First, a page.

MonoGame 3.0.1 is installed, along with the Windows Phone 8 SDK. I've added a content project and what is essentially a content builder to my MonoGame solution, but the only viable option that I could find for the project type is a Windows Phone Game.
 
This works without any issues when building .xnb textures, but I can't build any of my effect files as Windows Phone projects don't support custom effects.
 
Is there any way I can get around this, or am I going to have to roll back to Windows 7?
 
Thanks for your help!

SSAO issues [Fixed]

08 August 2013 - 03:23 AM

Hey folks,

 

I'm working through an excellent article on SSAO (http://www.gamedev.net/page/resources/_/technical/graphics-programming-and-theory/a-simple-and-practical-approach-to-ssao-r2753) but am having troubles generating sensible data. Although the scene looks reasonably well lit using the SSAO technique, the map isn't exactly what I'm expecting.

 

I'm have a deferred render, so I have to reconstruct both the normals & positions in view space, which I do like this :

// Given the supplied texture coordinates, this function will use the depth map and inverse view projection
// matrix to construct a view-space position
float4 CalculateViewSpacePosition( float2 someTextureCoords )
{
 // Get the depth value
 float currentDepth = DepthMap.Sample( DepthSampler, someTextureCoords ).r;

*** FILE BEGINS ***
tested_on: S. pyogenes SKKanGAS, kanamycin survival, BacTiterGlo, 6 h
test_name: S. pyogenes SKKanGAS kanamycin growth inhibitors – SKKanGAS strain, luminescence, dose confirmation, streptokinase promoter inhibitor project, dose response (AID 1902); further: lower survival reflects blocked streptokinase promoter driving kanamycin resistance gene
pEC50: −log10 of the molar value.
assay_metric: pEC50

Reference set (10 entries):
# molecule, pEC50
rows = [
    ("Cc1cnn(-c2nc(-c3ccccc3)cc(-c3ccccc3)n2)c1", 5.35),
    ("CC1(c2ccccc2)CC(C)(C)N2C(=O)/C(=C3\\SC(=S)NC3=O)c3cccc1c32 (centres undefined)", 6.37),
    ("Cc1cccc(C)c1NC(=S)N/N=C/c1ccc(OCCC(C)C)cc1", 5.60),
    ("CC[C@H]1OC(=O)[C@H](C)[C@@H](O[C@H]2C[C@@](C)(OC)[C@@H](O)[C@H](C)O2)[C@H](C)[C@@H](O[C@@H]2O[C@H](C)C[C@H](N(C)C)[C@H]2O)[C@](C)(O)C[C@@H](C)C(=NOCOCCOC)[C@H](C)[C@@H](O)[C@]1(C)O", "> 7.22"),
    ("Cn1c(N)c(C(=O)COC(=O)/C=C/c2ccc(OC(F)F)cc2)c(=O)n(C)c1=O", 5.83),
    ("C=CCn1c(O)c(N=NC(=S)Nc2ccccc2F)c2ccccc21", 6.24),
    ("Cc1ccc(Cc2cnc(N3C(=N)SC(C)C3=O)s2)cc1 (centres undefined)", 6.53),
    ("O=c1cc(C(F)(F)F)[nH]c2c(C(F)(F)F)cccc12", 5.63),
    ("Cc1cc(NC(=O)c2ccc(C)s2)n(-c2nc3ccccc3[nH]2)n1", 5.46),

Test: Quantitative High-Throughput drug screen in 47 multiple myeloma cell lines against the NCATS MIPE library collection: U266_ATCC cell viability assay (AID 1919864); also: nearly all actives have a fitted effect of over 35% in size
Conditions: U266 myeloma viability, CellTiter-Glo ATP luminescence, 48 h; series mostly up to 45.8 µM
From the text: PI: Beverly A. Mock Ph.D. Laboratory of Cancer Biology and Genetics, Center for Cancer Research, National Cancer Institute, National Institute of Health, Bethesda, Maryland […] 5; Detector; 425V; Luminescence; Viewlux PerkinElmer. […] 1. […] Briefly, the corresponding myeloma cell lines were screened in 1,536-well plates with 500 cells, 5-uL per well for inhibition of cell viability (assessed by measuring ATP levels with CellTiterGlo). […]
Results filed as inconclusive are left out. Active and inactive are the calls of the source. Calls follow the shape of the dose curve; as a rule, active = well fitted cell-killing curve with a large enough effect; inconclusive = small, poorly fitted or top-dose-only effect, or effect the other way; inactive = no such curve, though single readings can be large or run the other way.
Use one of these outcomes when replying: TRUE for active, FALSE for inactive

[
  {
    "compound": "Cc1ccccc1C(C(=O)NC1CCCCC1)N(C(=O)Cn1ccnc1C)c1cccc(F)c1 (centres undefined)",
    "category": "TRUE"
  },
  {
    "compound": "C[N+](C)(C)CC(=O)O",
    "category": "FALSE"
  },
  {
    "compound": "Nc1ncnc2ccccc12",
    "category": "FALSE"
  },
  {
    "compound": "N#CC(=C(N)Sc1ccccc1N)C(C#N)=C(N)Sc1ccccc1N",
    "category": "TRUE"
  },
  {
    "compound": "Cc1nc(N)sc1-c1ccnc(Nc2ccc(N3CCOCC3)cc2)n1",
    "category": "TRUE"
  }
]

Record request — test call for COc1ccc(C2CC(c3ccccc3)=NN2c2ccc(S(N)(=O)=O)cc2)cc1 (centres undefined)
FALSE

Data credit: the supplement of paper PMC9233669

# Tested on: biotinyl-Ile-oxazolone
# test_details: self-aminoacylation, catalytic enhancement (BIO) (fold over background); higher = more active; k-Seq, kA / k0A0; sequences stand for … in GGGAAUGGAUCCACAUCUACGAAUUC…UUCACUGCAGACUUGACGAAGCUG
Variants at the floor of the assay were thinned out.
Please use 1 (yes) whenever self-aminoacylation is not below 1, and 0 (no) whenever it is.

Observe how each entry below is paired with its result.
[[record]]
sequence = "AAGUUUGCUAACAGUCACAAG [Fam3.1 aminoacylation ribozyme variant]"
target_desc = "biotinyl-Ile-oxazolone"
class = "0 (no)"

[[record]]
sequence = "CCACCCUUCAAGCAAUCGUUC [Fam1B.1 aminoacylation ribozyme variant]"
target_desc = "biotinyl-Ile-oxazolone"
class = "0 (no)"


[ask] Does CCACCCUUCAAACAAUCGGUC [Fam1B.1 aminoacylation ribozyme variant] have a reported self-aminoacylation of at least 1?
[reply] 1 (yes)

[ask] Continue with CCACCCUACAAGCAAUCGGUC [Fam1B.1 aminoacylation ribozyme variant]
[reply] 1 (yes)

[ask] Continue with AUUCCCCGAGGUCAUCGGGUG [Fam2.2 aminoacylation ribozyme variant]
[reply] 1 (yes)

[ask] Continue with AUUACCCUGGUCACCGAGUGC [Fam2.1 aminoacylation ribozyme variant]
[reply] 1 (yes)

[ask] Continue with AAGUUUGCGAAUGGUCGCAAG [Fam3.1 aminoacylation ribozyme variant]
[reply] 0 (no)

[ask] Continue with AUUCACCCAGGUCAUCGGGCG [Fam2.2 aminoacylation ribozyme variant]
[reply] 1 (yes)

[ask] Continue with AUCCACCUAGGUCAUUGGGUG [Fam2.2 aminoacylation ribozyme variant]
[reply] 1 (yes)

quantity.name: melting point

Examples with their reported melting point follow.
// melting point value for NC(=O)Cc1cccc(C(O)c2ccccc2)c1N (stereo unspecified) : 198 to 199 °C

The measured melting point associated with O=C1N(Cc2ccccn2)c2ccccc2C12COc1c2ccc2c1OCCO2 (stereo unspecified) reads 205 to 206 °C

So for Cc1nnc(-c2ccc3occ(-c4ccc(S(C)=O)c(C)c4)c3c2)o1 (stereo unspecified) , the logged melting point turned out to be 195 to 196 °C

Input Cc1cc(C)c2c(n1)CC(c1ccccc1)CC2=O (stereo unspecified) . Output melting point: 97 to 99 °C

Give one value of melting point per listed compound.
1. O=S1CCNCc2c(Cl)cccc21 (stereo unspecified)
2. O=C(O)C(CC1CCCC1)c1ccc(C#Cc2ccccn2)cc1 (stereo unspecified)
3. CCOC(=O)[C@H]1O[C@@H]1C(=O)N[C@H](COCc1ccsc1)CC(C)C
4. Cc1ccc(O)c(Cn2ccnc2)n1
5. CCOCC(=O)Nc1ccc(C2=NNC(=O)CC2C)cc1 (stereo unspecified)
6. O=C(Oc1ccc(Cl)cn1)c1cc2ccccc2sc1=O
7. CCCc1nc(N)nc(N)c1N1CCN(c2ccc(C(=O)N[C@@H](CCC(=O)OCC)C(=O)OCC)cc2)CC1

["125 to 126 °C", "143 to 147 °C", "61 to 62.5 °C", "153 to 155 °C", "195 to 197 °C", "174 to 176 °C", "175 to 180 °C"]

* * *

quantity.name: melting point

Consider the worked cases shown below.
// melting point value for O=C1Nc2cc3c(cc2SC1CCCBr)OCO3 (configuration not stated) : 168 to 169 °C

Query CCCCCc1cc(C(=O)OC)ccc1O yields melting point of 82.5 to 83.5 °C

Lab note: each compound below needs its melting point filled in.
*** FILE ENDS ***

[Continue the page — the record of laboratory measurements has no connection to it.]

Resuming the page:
// Calculate the screen-space position
 float4 currentPosition;
 currentPosition.x = someTextureCoords.x * 2.0f - 1.0f;
 currentPosition.y = -(someTextureCoords.y * 2.0f - 1.0f);
 currentPosition.z = currentDepth;
 currentPosition.w = 1.0f;
	
 // Transform the screen space position in to view-space 
 currentPosition = mul( currentPosition, ourInverseProjection );

 return currentPosition;
}

// Reads in normal data using the supplied texture coordinates, converts in to view-space
float3 GetCurrentNormal( float2 someTextureCoords )
{
 // Get the normal data for the current point
 float3 normalData = NormalMap.Sample(NormalSampler, someTextureCoords).xyz;
	
 // Transform the normal in to view space
 normalData = normalData * 2.0f - 1.0f;
 normalData = mul( normalData, ourInverseProjection );
	
 return normalize(normalData);
}

So the scene that I'm rendering (without any lights) looks like this. The individual cube faces seem to have different colour values, where as I would expect the difference to be where the cubes have a common edge:

 

bGHAo2R.png

 

But the SSAO buffer isn't exactly what I would expect (I would think there would be black lines running down the crevasses ) :

 

yzkF4b2.png

 

My guess is that the way I'm calculating my view-space normals must be messed up - but any suggestions from the audience would be greatly appreciated smile.png

 

This is what I'm outputting from the SSAO shader :

// ambient occlusion calculations
...

ambientFactor /= 16.0f; // iterations * 4 (for each ambient factor calculated)
return float4( 1.0f - ambientFactor, 1.0f - ambientFactor, 1.0f - ambientFactor, 1.0f );

Cheers!